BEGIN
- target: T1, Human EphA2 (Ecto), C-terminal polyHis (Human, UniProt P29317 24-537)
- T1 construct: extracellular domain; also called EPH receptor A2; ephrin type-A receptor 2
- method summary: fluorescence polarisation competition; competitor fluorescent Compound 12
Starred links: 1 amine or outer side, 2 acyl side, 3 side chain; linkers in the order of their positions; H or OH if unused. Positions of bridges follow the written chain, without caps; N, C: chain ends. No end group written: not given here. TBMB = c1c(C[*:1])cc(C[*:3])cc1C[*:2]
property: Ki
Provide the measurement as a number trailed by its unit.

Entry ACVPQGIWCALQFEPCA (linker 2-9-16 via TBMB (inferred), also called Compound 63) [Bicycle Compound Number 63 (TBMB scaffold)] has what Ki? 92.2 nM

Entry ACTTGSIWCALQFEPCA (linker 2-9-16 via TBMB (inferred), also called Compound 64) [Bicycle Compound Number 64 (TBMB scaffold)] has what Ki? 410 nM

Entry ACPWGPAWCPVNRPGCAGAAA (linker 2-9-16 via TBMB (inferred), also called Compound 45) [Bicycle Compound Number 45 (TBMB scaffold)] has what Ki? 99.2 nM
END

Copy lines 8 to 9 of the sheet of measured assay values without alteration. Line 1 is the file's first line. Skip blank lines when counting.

Entry ACTTGSIWCALQFEPCA (linker 2-9-16 via TBMB (inferred), also called Compound 64) [Bicycle Compound Number 64 (TBMB scaffold)] has what Ki? 410 nM

Entry ACPWGPAWCPVNRPGCAGAAA (linker 2-9-16 via TBMB (inferred), also called Compound 45) [Bicycle Compound Number 45 (TBMB scaffold)] has what Ki? 99.2 nM